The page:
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A federal court has reinstated a fraud case against Larry Ellison and two other senior Oracle executives alleging accounting irregularities and suspicious share sales.

The 9th US Circuit Court of Appeals decided that there was enough evidence for the case to go to court, despite it being dismissed on three previous occasions. The case was brought by disgruntled shareholders and centres on action taken as the dotcom bubble imploded at the end of 2000 and beginning of 2001.

The case alleges that problems with Oracle's 11i suite of products and the wider downturn in the economy hit Oracle sales, but the company covered this up. As late as February 2001 the company was claiming the slowdown was having no impact on its business.

Larry Ellison is named along with Oracle CFO Jeff Henley and Edward Sanderson, an Oracle vice president. The case alleges that the database giant falsely claimed $200m in sales and made reassuring noises to the stock market, despite knowing that business was flagging. Oracle made a profit warning on 1 March 2001.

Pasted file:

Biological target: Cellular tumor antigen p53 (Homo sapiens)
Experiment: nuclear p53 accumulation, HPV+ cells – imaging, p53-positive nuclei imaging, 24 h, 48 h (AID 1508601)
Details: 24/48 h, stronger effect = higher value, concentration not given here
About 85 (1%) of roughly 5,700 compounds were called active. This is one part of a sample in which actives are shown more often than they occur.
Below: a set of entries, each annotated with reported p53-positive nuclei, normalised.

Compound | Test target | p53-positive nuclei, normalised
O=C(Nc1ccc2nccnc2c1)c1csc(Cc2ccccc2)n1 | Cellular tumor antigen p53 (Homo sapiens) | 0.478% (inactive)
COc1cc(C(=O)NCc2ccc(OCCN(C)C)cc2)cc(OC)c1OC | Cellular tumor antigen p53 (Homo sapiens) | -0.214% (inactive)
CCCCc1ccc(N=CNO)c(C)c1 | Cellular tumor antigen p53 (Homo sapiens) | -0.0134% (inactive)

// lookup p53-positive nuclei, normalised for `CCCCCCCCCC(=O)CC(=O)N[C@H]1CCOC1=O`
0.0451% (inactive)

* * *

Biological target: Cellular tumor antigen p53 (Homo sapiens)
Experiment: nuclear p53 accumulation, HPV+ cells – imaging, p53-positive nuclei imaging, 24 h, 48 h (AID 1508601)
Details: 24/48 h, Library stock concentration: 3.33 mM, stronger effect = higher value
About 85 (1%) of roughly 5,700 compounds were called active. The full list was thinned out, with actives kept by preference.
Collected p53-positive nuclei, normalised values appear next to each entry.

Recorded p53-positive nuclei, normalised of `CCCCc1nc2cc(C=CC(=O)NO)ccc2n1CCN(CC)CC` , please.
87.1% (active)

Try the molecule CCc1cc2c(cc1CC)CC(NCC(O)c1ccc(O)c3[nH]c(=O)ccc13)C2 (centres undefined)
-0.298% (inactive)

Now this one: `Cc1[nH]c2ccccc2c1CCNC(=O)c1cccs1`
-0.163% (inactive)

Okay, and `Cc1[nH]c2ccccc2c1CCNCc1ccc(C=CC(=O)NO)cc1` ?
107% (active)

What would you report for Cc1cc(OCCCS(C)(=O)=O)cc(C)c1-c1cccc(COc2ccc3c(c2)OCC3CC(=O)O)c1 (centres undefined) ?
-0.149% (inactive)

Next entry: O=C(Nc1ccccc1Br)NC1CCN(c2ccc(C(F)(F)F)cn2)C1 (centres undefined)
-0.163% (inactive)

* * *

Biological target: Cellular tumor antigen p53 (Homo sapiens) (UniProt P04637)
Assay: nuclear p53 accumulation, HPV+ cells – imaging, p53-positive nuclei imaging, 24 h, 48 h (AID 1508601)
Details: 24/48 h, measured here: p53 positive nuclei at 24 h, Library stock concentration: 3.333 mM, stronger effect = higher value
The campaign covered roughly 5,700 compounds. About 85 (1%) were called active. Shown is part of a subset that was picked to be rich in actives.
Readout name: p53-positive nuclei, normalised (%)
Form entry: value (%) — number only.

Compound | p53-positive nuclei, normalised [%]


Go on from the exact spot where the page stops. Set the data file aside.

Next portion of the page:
Ellison sold 29m shares for $900m in late January before the bad news became public. This was his first Oracle stock trade in five years. According to the complainant's filing, available for download here, Ellison paid 23 cents per share for these shares and sold them for between $30 and $32.

The judge noted that it is usual to consider what percentage of an individual's total holdings were sold when considering an allegation of insider dealing. Ellison sold just 2.1 per cent of his holding, but made about $900m. But the size of the profit made and Ellison's history of not selling Oracle stock "these factors cast suspicion on the stock trades." Additionally, the sales were made between 22 January and 31 January, just a month before the 1 March profit warning.

The complainant also accuses Oracle of artificially inflating revenues. Oracle is still waiting for a ruling on its attempted takeover of PeopleSoft. ®

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